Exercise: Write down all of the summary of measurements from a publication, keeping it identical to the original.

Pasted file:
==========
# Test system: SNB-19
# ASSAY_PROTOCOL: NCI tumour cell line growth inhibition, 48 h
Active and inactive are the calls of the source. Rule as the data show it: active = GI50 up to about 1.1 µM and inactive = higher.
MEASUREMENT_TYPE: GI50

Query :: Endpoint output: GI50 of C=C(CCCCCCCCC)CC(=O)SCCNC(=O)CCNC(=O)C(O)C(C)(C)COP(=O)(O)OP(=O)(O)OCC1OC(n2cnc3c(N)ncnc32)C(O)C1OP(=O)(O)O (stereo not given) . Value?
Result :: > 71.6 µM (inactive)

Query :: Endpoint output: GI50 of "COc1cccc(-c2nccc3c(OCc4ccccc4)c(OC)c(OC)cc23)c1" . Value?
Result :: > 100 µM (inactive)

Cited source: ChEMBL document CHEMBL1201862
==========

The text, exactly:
# Test system: SNB-19
# ASSAY_PROTOCOL: NCI tumour cell line growth inhibition, 48 h
Active and inactive are the calls of the source. Rule as the data show it: active = GI50 up to about 1.1 µM and inactive = higher.
MEASUREMENT_TYPE: GI50

Query :: Endpoint output: GI50 of C=C(CCCCCCCCC)CC(=O)SCCNC(=O)CCNC(=O)C(O)C(C)(C)COP(=O)(O)OP(=O)(O)OCC1OC(n2cnc3c(N)ncnc32)C(O)C1OP(=O)(O)O (stereo not given) . Value?
Result :: > 71.6 µM (inactive)

Query :: Endpoint output: GI50 of "COc1cccc(-c2nccc3c(OCc4ccccc4)c(OC)c(OC)cc23)c1" . Value?
Result :: > 100 µM (inactive)

Cited source: ChEMBL document CHEMBL1201862